Though no party gained absolute majority in Manipur in the declared results of Assembly polls on Saturday, the ruling Congress emerged as the single largest party with 28 seats just three seats behind the tally of 31 required to form a government.
The results defied the CVoter survey results which predicted 25 to 31 seats for BJP and 23 at the most for Congress. The number of seats gained by BJP in this election is 21.
The saffron party saw a giant stride in terms of gains in number of seats and vote share from what it was in the earlier Assembly election held in 2012.
In the last Assembly election the saffron party won no seat and garnered only 2.12 percent of votes compared to 21 seats and the 34.46 percent vote share it acquired this time. On the other hand the Congress saw decline in 11.02 percent votes.
It is likely that the Congress will be able to garner support from the 11 MLAs who have won either as independents or candidates from comparatively smaller parties. But there is a catch.
The Naga People’s Front that has won four seats will not support Congress, said a press release issued by it. The release also said that it will support any non-Congress led government.
It was a predictable move as it’s mentor United Naga Council has already declared Okram Ibobi Singh-led Congress government as anti-Naga.
This condition leaves the regional party with the option to support BJP. In that case the BJP’s tally will go up to 25 seats, which is only three seats lesser than what the Congress has won.
Sources in the BJP told Firstpost that the saffron party is in talks with other smaller parties and independents to cobble up more support to form a government.
Though the Congress is also in talks with these MLAs with equal assiduousness, the decision declared by the NPF to not to support Congress puts the grand old party on back foot, especially at a time when the BJP is in power at the center.
Experts in Manipur politics told Firstpost that it would have been difficult for the Congress to form a government if it fails to get at least 25 seats.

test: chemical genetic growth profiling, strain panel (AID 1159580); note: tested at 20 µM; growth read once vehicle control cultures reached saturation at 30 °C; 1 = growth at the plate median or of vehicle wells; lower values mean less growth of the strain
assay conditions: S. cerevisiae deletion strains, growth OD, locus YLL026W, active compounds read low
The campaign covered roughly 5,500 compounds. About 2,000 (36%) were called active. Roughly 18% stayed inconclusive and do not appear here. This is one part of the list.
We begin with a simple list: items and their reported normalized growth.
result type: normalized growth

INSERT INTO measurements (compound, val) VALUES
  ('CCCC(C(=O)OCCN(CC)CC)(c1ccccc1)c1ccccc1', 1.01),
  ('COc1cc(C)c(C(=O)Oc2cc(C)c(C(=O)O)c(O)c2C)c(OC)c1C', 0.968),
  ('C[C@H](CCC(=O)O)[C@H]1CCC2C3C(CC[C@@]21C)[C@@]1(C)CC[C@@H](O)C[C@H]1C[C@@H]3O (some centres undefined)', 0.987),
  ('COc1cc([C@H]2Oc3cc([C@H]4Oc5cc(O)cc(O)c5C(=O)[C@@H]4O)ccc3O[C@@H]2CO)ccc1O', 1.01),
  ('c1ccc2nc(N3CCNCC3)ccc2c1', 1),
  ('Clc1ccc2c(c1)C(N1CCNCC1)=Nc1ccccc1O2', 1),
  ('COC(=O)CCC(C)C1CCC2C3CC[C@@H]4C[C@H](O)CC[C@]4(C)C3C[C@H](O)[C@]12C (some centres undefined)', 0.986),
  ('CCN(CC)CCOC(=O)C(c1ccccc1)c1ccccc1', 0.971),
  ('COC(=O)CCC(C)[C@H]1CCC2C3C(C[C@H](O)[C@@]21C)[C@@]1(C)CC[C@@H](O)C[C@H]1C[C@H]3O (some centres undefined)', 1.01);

“In that case many of the MLAs would have looked upto BJP, as it is in power at the Centre, for political stability. Such a situation would have brought advantage for the saffron party,” said Professor Oinam Bhagat, of Jawahar Lal Nehru University.
Though this risk predicted by Bhagat has been minimised to a great extent as the Congress crossed the danger mark of 25 seats, but the risk of a fall in the government will exist even if it manages to patch up the deficit of three MLAs, as the support from smaller parties is easy to lose as well.
Manipur like many other states in the North Eastern region is suffering from severe fund crunch and joining hands with the party in power at the Centre is seen as a smarter move by the MLAs, which also makes their support fickle. Hence not being able to garner support from the four NPF MLAs puts Congress not-so-far-away from this risk.
If the grand old party succeeds in consolidating support from the remaining seven non-BJP and non-Congress MLAs, then it will pave way for Okram Ibobi for the fourth term creating a rare history in the region.
Okram Ibobi Singh faced strong anti incumbency current towards the end of his third term. But ethnic tension between the Nagas and the Meiteis that triggered a four month long economic blockade worked in his favour as the majority Meiteis sided with him.
Published Date: Mar 12, 2017 02:44 pm | Updated Date: Mar 12, 2017 02:44 pm